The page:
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United States Department of Agriculture

Agricultural Research Service

Research Project: IPM TECHNOLOGIES FOR SUBTROPICAL INSECT PESTS Title: Asian citrus psyllid - biology and seasonal ecology

Author
item Hall, David

Submitted to: Florida Entomological Society Annual Meeting
Publication Type: Abstract Only
Publication Acceptance Date: June 1, 2006
Publication Date: July 23, 2006
Citation: Hall, D.G. 2006. Asian citrus psyllid - biology and seasonal ecology [abstract]. The 89th Annual Meeting of the Florida Entomological Society Meeting, July 23-26, 2008, Jupiter Beach, Florida. p. 6-7.

Technical Abstract: The seasonal ecology of Diaphorina citri was investigated in a non-irrigated citrus grove of mature orange trees beginning January 2005 in east central Florida. No insecticides were applied during the study. Predators including lady beetles, lacewings and syrphid flies were observed during the study, and a population of the parasitoid Tamarixia radiata was established in the grove. Phenology of D. citri was assessed weekly using counts of adults on yellow sticky cards (7.8 x 12.8 cm) placed in trees, counts of adults per pair of mature leaves, and counts of adults, eggs and nymphs on vegetative flush shoots. A mean of 150 adults/trap/wk was observed during one week of the study, but peak means of 30 to 50 adults/trap/wk were more common. A mean of 0.8 adults/leaf pair was observed during one week of the study, but peak means of 0.1 to 0.2 adults/leaf pair were more common. Peak means of 50 to 65 eggs/flush shoot and 40 to 65 nymphs/flush shoot were observed during the study. A mean of 2.0 adults/flush shoot was observed during one week of the study, but peak means of 0.5 to 0.8 adults/flush shoot were more common. Relative abundance of vegetative flush was assessed weekly by counting the number of foliar flush shoots within a 15x15x15 cm frame slipped into the outer edge of a tree with the end of a branch inside the frame. Means of 1 or more shoots per sample generally indicated an abundance of vegetative flush, with means of 1 to 4 shoots per sample constituting a minor to moderate flush and means of 5 to 10 constituting a major flush in this particular grove. Sticky traps and samples of mature leaves indicated that adult D. citri were present continually in the trees but sometimes at very low levels for extended periods of time. During fall and winter 2005-2006 when little or no flush was produced by the trees, mean numbers of adults dropped from 3.5/trap/wk to 0.0-0.5/trap/wk. Immatures and adults were consistently abundant during the summer months in association with vegetative flush and sometimes abundant during other times of the year in association with flush. No data were collected on infestations of D. citri on blooms, but general observations indicated populations did not develop on young blooms present in the grove during March 2005 nor during March 2006. Observations during a late bloom during May 2006 revealed D. citri readily oviposits and develops on young developing blooms. Earlier research (1998-2000) showed peak D. citri populations in Florida during the summer, relatively large populations during October-December, and low populations from December through May. Evidence to-date indicates outbreaks of D. citri in Florida citrus consistently occur during the summer but may develop at any time of the year depending on environmental conditions and the availability of flush.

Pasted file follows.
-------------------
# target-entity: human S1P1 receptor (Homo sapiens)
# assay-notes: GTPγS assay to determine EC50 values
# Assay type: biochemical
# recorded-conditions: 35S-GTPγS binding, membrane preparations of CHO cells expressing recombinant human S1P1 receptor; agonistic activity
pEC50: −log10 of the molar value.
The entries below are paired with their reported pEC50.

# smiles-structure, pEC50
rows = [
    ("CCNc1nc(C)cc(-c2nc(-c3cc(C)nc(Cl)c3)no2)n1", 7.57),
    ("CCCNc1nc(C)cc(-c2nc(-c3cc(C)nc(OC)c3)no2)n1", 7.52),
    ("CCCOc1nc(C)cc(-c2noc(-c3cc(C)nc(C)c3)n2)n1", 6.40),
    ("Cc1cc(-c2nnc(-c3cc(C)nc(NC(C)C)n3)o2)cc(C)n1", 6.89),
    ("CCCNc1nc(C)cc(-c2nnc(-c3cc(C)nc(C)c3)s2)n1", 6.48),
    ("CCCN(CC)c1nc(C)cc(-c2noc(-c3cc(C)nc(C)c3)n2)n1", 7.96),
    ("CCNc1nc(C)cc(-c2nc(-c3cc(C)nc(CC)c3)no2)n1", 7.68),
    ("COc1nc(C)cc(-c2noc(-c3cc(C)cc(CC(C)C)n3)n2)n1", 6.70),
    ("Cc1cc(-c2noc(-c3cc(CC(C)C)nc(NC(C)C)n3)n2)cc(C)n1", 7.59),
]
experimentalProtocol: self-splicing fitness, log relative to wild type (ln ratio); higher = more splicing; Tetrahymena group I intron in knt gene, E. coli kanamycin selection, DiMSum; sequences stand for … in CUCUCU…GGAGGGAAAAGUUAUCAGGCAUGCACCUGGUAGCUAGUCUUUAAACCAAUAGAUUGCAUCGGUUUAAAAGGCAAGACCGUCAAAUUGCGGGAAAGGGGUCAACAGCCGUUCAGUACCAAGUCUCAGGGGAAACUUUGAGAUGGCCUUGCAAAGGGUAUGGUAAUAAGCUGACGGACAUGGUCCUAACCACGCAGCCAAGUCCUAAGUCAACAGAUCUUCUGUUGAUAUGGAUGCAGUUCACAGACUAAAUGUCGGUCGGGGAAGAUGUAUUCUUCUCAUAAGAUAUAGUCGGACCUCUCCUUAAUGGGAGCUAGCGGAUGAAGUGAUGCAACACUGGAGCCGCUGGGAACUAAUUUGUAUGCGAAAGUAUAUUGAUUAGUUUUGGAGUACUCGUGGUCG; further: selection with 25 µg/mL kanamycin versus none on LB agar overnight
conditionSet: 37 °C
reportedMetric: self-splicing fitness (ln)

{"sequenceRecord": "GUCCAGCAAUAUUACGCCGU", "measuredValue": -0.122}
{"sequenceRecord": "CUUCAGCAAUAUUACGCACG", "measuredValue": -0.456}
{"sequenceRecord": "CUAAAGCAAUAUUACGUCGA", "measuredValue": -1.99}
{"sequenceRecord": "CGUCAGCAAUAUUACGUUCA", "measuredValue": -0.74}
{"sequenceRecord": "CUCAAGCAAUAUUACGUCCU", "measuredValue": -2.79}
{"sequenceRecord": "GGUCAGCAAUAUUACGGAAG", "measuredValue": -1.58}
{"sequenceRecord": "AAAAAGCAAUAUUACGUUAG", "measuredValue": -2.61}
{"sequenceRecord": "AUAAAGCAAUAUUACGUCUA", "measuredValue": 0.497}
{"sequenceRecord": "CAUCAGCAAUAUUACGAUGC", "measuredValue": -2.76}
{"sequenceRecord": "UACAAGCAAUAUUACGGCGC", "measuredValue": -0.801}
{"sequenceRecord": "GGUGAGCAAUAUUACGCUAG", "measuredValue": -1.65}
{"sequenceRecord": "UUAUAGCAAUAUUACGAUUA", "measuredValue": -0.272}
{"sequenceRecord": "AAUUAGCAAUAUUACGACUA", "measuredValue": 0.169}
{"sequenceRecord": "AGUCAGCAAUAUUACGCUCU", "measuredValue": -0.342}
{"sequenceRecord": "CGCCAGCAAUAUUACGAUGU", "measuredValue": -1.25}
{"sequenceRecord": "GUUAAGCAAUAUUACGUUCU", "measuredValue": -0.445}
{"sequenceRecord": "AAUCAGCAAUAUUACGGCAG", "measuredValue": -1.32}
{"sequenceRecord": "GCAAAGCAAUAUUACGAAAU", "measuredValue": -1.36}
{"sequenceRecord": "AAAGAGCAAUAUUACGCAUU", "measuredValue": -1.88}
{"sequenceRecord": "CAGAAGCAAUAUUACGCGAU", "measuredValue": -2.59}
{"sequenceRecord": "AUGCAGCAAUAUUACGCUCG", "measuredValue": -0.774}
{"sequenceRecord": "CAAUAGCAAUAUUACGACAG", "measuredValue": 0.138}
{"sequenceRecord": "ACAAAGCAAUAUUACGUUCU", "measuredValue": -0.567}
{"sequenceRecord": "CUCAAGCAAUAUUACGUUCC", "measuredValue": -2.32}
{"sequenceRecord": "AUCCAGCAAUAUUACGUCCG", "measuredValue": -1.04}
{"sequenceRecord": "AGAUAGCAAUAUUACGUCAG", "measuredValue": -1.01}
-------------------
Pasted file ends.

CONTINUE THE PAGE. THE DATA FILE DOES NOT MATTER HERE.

Last Modified: 11/28/2014
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